"Wasn't friendship its own miracle, the finding of another person who made the entire lonely world seem somehow less lonely?"
Over what remains of my life, I strongly suspect I'll never again read a book about friendship that will top A Little Life. But before you begin reading it, be advised: The intensity of Hanya Yanagihara's 2015 novel can be emotionally exhausting. If you avoid catharsis when reading, this book is not for you.
"I know my life is meaningful because I'm a good friend. I love my friends, and I care about them, and I think I make them happy."
And though the prose is - like that passage - utterly straightforward, this is now the most marked-up book in my collection. I kept underlining, folding down pages, returning to re-read my annotations, stopping long enough only to collect myself. How can a book of over eight hundred pages have not one clunky sentence? As painful as it could be, the richness and depth of the characters compelled me to continue. A Little Life might be my most immersive reading experience of the past ten years.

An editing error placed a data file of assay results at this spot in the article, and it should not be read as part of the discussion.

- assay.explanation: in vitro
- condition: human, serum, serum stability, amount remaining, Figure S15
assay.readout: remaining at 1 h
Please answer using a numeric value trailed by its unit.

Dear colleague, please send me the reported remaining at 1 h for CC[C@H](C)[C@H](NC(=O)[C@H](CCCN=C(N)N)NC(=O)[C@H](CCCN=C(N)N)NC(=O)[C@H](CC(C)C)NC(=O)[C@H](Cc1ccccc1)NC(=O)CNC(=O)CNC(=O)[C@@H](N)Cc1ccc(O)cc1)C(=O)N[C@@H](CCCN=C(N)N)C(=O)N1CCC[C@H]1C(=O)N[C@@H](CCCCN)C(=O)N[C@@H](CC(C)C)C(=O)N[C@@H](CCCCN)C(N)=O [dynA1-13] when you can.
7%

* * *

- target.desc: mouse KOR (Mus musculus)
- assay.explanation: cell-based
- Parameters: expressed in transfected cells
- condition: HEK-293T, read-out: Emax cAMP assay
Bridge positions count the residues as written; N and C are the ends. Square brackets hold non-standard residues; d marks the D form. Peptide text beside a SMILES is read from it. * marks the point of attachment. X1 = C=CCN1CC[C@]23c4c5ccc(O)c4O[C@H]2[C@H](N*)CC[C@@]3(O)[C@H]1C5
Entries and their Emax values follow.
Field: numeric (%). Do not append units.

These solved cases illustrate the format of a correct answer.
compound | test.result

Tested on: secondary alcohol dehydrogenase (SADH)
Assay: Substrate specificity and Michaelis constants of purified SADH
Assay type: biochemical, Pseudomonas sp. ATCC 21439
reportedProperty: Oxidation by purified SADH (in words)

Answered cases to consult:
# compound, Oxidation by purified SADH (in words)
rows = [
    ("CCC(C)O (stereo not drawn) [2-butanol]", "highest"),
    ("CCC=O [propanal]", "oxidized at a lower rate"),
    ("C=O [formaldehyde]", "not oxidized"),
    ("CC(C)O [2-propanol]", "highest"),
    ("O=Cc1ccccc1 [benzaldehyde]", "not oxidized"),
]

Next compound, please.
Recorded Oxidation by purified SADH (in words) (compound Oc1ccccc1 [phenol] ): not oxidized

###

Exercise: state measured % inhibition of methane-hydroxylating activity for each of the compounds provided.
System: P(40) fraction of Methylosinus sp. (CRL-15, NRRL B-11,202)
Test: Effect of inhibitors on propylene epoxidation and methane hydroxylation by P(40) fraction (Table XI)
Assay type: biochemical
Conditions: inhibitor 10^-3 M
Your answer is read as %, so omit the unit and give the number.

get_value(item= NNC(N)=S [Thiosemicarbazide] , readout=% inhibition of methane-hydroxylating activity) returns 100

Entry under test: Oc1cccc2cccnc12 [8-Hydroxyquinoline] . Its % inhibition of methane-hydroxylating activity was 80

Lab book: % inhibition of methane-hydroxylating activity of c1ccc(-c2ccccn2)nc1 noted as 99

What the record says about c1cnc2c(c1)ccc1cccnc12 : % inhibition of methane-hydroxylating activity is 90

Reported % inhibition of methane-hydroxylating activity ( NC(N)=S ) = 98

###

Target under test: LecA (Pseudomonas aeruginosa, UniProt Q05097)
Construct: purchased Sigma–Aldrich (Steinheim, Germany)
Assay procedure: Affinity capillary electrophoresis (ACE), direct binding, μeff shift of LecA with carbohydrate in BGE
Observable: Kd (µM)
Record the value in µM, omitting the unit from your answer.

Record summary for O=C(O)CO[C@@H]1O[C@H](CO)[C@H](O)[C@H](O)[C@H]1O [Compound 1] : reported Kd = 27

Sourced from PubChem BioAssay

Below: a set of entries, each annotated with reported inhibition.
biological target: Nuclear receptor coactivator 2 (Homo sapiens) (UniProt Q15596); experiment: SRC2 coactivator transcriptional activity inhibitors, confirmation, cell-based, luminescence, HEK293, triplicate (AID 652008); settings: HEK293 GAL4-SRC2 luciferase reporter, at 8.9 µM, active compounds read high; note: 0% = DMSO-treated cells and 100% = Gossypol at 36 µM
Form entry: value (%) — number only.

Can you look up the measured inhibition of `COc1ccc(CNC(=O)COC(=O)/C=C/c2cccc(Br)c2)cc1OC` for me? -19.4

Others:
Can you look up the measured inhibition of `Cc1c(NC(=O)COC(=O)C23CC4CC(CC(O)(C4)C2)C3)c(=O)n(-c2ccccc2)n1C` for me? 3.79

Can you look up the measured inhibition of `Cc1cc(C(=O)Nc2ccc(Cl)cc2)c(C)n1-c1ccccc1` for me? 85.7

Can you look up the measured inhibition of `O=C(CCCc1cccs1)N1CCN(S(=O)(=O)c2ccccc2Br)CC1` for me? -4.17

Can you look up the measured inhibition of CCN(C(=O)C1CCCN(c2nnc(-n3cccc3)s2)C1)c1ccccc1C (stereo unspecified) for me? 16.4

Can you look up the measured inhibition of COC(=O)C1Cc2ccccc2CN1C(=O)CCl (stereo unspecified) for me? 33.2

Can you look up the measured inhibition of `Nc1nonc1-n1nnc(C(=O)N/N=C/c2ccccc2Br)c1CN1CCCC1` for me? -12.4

"...the only trick of friendship, ...is to find people better than you are - not smarter, not cooler, but kinder, and more generous, and more forgiving - and then to appreciate them for what they can teach you , and to try to listen to them when they tell you something about yourself, no matter how bad - or good - it might be, and to trust them, which is the hardest thing of all. But the best, as well."
When my niece read that passage at my June book jam, A Little Life went in my queue. I'm pleased - despite my caveat about its intensity - I took the emotional plunge. It's been a banner year for novels - four home runs so far: The Overstory (Richard Powers), The Good Lord Bird (James McBride), So Long, See You Tomorrow (William Maxwell) and now A Little Life. And still five months left. Cool.